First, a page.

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Something that has always bothered me is why isn't data set to NULL by the compiler, if nothing else was specified? I can't see any reason NOT to, and surely it must be better than the junk that gets refered to otherwise?


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Perhaps to preserve the behavior present in C? C++ is just a superset of C, after all. That's my guess anyways. It's probably also just ever so slightly more efficient at runtime to not initialize anything unless explicitly instructed to do so. –  aroth Apr 9 '11 at 11:52
similar post –  Prince John Wesley Apr 9 '11 at 11:53

5 Answers 5

up vote 3 down vote accepted

The original reason was "for speed" -- the variables were only going to make sense once you assigned something to them, so there was an effort to not make a pointless initialization to 0 that was just going to be overwritten by the programmer in a few milliseconds with the actual data anyway.

While it isn't exactly expensive, compilers probably don't zero out variables today for the same reason: any compiler that does would look slow compared to other compilers on benchmarks.

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The only good reason is that it's not as efficient. C and C++ (unlike higher-level languages) tend not to do anything you didn't ask for. That is how they got the reputation of being extremely fast. Other languages are safer, but slower.

If you wanted to initialise fields to anything other than NULL, it would be a waste of time to first initialise it to NULL and then initialise it to whatever you set it to. So C/C++ assumes you know what you are doing.

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My guess is because of speed reasons. They would be another CPU call(s) to do it.

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Setting the allocated memory to zeroes and marking the structures as 'null' takes time. Your application may have time-critical sections where objects must be instantiated as quickly as possible, after which you initialise them in as minimalist way as possible to make them usable. So the compiler and runtimes do as little work as possible to make the objects, and leave it to you to complete their setup as you see fit.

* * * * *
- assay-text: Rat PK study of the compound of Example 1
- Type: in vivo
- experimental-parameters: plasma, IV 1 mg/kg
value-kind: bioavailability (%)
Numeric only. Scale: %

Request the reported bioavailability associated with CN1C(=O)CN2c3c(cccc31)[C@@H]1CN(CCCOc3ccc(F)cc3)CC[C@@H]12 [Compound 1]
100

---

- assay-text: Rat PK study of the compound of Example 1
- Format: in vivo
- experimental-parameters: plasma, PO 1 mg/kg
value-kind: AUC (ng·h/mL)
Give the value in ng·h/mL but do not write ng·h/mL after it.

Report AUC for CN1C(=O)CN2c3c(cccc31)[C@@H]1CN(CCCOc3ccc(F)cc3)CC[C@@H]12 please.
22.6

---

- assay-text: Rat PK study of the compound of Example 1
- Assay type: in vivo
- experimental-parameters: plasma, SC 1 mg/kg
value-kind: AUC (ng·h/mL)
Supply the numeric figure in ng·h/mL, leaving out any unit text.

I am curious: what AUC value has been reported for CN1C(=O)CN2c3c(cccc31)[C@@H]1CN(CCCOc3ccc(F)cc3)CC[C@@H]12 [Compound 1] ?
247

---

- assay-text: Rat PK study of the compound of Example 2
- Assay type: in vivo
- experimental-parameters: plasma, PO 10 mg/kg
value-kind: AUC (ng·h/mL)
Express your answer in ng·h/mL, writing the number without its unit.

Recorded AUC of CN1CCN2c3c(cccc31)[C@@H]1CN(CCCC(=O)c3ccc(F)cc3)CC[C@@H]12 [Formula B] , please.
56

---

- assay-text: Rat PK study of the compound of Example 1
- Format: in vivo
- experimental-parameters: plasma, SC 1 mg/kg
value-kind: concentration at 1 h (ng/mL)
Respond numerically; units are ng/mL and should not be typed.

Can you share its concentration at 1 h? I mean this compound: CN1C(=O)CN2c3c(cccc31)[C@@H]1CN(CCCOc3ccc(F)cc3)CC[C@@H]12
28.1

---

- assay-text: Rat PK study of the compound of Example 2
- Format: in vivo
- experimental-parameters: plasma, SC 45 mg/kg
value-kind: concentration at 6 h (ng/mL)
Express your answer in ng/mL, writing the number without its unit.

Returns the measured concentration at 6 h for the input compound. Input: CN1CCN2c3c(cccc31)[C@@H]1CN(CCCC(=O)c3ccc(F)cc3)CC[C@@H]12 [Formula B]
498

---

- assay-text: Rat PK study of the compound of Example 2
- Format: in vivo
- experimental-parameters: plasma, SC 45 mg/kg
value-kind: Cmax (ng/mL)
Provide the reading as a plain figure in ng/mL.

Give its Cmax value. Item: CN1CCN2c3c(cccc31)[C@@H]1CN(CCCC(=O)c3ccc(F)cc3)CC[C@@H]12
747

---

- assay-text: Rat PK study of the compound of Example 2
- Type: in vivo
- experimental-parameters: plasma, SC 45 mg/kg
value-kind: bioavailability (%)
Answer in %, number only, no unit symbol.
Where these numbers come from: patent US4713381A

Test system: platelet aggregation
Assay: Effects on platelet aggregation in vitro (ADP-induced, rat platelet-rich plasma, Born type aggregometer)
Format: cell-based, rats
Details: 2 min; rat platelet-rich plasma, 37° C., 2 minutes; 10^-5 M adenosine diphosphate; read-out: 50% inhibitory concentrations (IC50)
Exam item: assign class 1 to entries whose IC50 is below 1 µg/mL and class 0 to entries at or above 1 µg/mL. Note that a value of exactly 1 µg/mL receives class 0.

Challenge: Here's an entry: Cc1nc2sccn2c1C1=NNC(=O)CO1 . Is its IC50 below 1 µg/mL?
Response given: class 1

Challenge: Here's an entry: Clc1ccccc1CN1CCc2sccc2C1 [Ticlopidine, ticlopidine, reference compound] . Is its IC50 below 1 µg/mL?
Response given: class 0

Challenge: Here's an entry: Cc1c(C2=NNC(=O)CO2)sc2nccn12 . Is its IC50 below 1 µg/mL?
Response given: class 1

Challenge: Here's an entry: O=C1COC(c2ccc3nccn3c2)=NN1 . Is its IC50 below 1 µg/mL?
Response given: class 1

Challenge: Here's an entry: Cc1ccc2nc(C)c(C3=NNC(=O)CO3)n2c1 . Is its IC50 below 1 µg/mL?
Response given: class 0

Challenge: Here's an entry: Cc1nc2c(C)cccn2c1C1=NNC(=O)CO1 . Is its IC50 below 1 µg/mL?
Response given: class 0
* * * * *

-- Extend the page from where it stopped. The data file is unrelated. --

Some high-level languages do implement further initialisation to 'null', but these are then not always suitable for time-critical applications.

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If you declare a variable on the heap (not free store, i.e. globally and only globally), this will be initialised to 0.

Data on the stack, however, is not allocated as a way to speed this up. There's no point initialising data to 0 if you're going to overwrite it, which is the assumption made with local (stack) data.

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Ahhhh that makes sense. However, it does not explain the behaviour of initialised class instances that has data members that if you don't NULL them in the costructor, they refer to junk? –  KaiserJohaan Apr 9 '11 at 11:55
Are you sure about that? I'm fairly confident that variables declared on the heap are garbage just like everything else. Now obviously "garbage" can mean anything including 0. Probably in most cases you will find (due to your compiler or your operating system) that they are zeroed out. But I am almost 100% confident that the language does not guarantee this and therefore you had better not assume it. –  mgiuca Apr 9 '11 at 11:57
It's not true that heap allocations are always initialized. –  kotlinski Apr 9 '11 at 12:04
I apologise - this was poorly worded. By heap, I meant globally declared. Note that there's a large distinction between the heap and a globally declared variable, though they're often considered one and the same. In any case, it does explain an intialised class instance (globally). The class itself will be 0, but its members won't be. –  Ben Stott Apr 9 '11 at 12:08
Wow, I read the spec, and I stand corrected! In both the C99 and C++ specs, variables with static storage duration are zero-initialised, so you are right. +1 –  mgiuca Apr 9 '11 at 12:16

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